As Prisonshake kept the modest, yet devoted crowd, waiting in anticipation for their first hometown show in ages, it became important to maintain a little perspective. Yes, the clock had moved past midnight, and Saturday night had become Sunday Morning. Yes, it seemed rather unnecessary to build any more anticipation for the 50 or so audience members in attendance, as anyone at The Grog Shop was there to see Prisonshake, and not there to be seen seeing a band. Yet, when you’ve waited 15 years for a follow up album to 1993’s Roaring Third, what’s another 15 minutes?

For a band who have only played out sporadically during that 15 year time between The Roaring Third and Dirty Moons, Prisonshake sounded remarkably tight early in the set as they went through some of Dirty Moons’ finer moments in “We’ve Only Tasted the Wine,” “Your Favorite Hospital,” and “F*ck Your Self Esteem.” It wasn’t quite plug in and rock out non stop. Remember, Prisonshake isn’t a full time band these days. Besides, what’s a little tuning time, when you’ve waited 15 years and 15 minutes?

Once guitarist Robert Griffin got himself straightened out, he rocked the f*ck out. Prisonshake blasted through more of that old Cleveland style punk/glam/Rock ‘N’ Roll on back catalog numbers like “Carthage Burns” as well as Dirty Moons’ lead single, “Cut-Out Bin,” and when it came time for Dirty Moons’ most challenging, and most stylistically diverse number, “Year of the Donk,” the band and the crowd seemed up for the challenge as Griffin and the band hit rock, punk, scuzz, fuzz, and jazz during the song’s ten-plus minutes.

Now, I don’t mean to belabor the point that it’s been a long time since ’93, but, the band occasionally did show signs of being a part time outfit. When introducing “Irene,” from The Roaring Third, vocalist Doug Enkler looked at the set list and did a trouble take before remarking, “I hate this f*cking song.” He found the next number, “Always Almost There,” much more to his liking.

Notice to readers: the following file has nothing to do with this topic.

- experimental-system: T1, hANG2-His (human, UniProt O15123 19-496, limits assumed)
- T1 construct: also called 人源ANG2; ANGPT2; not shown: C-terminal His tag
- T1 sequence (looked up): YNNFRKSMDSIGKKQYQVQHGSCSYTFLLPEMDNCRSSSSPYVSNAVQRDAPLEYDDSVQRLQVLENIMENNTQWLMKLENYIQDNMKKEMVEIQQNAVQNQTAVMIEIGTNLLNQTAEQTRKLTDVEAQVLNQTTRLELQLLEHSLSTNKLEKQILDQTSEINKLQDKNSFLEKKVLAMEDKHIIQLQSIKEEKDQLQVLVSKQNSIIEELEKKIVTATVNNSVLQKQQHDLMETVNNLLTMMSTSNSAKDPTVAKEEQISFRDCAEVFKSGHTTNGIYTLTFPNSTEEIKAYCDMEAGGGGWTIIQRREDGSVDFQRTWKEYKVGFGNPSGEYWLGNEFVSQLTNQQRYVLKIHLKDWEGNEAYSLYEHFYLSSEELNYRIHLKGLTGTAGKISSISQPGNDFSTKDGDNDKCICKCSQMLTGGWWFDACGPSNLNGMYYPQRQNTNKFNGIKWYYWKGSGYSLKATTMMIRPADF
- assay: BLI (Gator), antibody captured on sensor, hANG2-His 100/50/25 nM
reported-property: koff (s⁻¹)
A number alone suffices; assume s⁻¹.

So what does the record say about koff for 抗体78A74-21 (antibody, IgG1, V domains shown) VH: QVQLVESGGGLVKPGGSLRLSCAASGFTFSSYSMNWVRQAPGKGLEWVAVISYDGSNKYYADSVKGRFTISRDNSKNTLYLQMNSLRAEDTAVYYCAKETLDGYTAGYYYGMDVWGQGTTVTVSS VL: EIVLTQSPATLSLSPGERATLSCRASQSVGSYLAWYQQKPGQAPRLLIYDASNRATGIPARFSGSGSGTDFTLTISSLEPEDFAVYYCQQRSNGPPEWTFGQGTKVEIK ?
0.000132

Later, as Griffin took over vocals on “Two Sisters,” one of The Roaring Third’s most shredding moments, he had trouble remembering the second verse. A plea for a little help from the crowd went unnoticed at first. Hey, we were all too busy reliving 1993, anticipating the moment when Griffin would snarl, “So here’s to your sister…” right at the song’s apex. Thankfully, a crowd member stepped in and we did get a second verse and we all got to raise a toast to your sister.

Make no mistake about it, even with a new album that by all rights should go down as one of the finest rock records of ’08, this night was really about nostalgia. When Griffin asked anyone in the crowd to raise their had if they were born after 1980, there were two, maybe three hands in the air, and later, as the band were wrapping up their set, they couldn’t resist but lay into the old guard who held back bands like Prisonshake and Cobra Verde in their heyday, “F*ck Bruce Springsteen. F*ck Kid Leo. F*ck Southside Johnny. F*ck Michael Stanley Band.”

We may have grown up. We may moved away. We may not rock out as hard or as often as we used to, but few things unite the Cleveland underground like hatred for the sh*tty Rock ‘N’ Roll of our past. That, and a night of rough, honest, Rock ‘N’ Roll music, witnessed by too few, but cherished by each and every one who was there.

All photos by Jeff Sierputowski